(Note: These solutions were written for Beginner Event 8 of the 2010 Scripting Games.)
Beginner Event 8 (Windows PowerShell)
- System Architect and Windows PowerShell trainer
- Windows PowerShell MVP
- Co-Founder of the French Windows PowerShell Community
- Author of the book Windows PowerShell (versions 1 et 2) : Guide de référence
pour l’administration système. Editions ENI. 2010
The first thing that comes to mind when dealing with processes is that there’s a command for that. Let’s try the Get-Process cmdlet:
This is, of course, just an extract of the process list on my system. What we can notice here is that we do not have an owner property. But don’t be discouraged: We are going to “cook” our process objects (which is what we got) in order to see if the owner property exists. As you may know, Windows PowerShell does not display by default every property of the objects (even if they exist), but only a small set that has been selected by the Windows PowerShell Team. For more information about this mechanism, take a look at this topic by typing: Help about_Format.ps1xml
Now we are going to get the members of a process object by using the Get-Member cmdlet on Get-Process:
The result is too long, to be exposed here, but we have no luck; there is no owner property anywhere. So how to obtain this information?
Our scripting experiences in an old life (before Windows PowerShell) make us immediately think about WMI, and especially about the Win32_Process class. Let see if there’s any property or method which can help us to solve our problem:
Surprise ! There’s a method whose name is GetOwner. The goal is approaching.
Now it’s time to have a look on MSDN about how to use this method, here’s the link: http://msdn.microsoft.com/en-us/library/aa394372(v=VS.85).aspx.
As you can notice, we have to call this method and to ask the user property to grab the owner of the process. The other property, domain, returns the domain the user belongs to.
So let’s try this script:
In order to get the process owner, don’t forget to launch your Windows PowerShell console with Administrator privileges.
The results from running Beg8.ps1 are seen in the following image.
Thanks to the pipeline and the foreach instruction, we analyze each object returned by Get-WmiObject Win32_process, and we build a string. As usual, $_ represents an object, the one being passed through the pipeline. So we concatenate the name property of the process with a white space and then we add the process owner user name. We use the parentheses in order to force the interpreter to evaluate an expression. It would provoke an error to omit them. Finally, the string now created is passed to the Write-Output cmdlet in order to be output.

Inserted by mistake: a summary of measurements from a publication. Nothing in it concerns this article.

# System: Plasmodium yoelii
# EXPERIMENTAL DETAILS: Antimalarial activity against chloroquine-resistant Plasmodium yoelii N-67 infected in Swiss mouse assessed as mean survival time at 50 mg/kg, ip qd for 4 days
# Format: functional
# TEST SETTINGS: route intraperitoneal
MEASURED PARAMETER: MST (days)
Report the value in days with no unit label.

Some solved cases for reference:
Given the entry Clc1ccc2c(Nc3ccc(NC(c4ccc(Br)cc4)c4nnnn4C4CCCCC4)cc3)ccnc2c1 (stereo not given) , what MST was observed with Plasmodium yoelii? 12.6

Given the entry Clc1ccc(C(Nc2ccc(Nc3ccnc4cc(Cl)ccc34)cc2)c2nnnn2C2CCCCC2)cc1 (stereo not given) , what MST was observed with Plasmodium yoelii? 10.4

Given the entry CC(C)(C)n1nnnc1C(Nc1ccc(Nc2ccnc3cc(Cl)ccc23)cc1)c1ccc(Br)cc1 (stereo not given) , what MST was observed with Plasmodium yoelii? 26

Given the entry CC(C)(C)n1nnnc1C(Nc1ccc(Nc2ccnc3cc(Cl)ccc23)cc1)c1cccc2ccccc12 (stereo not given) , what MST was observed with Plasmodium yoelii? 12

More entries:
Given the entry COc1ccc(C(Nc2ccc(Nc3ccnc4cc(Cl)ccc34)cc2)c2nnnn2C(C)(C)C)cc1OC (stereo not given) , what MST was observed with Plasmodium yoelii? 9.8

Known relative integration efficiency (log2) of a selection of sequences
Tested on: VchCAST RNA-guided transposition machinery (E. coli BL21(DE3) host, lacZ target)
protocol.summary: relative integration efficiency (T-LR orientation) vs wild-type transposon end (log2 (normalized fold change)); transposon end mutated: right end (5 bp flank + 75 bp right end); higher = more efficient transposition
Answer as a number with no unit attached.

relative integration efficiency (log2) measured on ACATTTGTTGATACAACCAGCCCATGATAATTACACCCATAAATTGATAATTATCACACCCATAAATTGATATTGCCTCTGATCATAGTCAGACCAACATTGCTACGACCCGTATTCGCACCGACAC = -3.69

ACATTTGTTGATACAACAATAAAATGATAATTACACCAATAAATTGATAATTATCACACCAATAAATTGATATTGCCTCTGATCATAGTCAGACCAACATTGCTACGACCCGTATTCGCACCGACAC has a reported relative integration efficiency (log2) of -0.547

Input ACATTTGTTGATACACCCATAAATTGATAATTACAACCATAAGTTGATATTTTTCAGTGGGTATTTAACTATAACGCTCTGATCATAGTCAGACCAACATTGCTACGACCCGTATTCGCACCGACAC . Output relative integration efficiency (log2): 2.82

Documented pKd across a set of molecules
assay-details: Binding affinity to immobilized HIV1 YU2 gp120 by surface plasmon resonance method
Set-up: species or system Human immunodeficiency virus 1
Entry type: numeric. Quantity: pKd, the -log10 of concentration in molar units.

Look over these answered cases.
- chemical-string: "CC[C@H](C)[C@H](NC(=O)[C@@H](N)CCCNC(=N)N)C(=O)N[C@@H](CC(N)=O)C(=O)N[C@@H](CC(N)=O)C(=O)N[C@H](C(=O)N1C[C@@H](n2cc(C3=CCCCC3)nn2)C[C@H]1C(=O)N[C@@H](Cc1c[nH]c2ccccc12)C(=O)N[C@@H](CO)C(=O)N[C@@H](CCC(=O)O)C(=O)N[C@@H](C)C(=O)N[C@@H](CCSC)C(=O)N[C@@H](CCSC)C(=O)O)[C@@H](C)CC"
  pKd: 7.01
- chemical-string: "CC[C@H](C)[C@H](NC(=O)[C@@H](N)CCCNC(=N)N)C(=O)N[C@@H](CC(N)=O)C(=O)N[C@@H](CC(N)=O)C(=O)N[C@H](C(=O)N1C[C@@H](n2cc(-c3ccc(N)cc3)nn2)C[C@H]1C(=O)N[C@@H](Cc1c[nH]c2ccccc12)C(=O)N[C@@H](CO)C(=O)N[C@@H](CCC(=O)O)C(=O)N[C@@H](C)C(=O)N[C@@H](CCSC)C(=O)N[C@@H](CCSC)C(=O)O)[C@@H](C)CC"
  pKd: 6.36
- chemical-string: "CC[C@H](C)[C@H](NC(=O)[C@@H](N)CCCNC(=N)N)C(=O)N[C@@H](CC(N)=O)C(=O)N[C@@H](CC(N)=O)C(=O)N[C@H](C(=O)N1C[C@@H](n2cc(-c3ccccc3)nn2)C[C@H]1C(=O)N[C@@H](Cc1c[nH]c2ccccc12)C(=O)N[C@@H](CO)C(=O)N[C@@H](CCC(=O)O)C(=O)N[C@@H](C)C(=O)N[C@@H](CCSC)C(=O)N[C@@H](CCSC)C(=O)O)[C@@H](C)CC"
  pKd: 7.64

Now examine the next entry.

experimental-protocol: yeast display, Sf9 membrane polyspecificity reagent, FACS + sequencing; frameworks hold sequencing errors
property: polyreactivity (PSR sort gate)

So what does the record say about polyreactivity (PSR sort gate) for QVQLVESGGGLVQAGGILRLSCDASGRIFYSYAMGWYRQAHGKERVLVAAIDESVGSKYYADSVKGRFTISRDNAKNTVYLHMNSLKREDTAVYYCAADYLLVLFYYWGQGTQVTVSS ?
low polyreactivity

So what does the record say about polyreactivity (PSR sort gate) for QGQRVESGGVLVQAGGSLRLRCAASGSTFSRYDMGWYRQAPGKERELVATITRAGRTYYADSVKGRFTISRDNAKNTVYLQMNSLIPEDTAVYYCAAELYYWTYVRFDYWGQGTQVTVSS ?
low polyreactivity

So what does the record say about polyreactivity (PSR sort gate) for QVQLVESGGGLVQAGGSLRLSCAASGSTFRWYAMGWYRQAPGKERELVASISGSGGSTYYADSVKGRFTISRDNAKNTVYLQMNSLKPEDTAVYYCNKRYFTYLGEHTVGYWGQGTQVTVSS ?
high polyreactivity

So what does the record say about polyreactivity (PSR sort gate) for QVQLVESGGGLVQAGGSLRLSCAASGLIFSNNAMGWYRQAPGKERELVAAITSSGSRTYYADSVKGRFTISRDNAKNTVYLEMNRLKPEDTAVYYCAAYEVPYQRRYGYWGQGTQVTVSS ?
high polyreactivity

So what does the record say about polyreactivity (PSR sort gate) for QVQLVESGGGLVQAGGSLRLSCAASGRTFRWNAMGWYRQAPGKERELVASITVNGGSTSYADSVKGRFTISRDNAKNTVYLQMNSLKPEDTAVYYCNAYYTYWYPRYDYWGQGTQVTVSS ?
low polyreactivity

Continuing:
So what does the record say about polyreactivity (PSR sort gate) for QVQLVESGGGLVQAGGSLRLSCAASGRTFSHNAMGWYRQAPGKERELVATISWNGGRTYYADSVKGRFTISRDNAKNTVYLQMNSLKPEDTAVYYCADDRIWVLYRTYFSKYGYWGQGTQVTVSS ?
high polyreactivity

To get the first bonus, we just have to pass the result via the pipeline to the Sort-Object cmdlet, which gives this script:
Last bonus, but not the least: grouping instances of the same process, as shown in this script:
In this script, which is a little bit different compared to the previous ones, we are creating a custom object with two properties: the name of the process, and a compute property, which is the process owner. Last, we use the Group-Object cmdlet in order to let Windows PowerShell group our objects based on their name. Isn’t it magical?
The results from running Beg8bonus2.ps1 are seen in the following image.
Beginner Event 8 (VBScript)
Name: Michael Frommhold
Title: Premier Field Engineer Microsoft Corp
Full script: http://bit.ly/2010sgb8vbscript
I’m a PC and I want to know what I’m doing. We want to list all running processes and their owners on a computer, sorted alphabetically and grouped.
Retrieving a collection of all running processes is sort of simple if you use the proper toolset. In this case, this would be WMI. You simply execute a query against the Win32_Process class in the root\cimV2 namespace and walk the returned collection object, as shown here:
Let’s inspect how we do that. First of all we initialize a SWbemLocator object (myLocator). That’s cool because we can pass authentication and impersonation settings to the WMI connection we want to establish, as well as the privileges we want to enable for this connection, before we actually connect to the computer and the desired namespace. Setting value PktPrivacy (value 6) to AuthenticationLevel authenticates and signs and encrypts each data packet. ImpersonationLevel Impersonate (value 3) uses the caller’s credentials to authenticate against the SWbemService object. The method Add of the property Privileges adds, if necessary, and activates (switch True) or deactivates (switch False) a privilege in the token of the call to initialize the SWbemService object. If we want to terminate processes owned by other accounts than ourselves (built into the script as well), we need to activate privilege SeDebugPrivilege.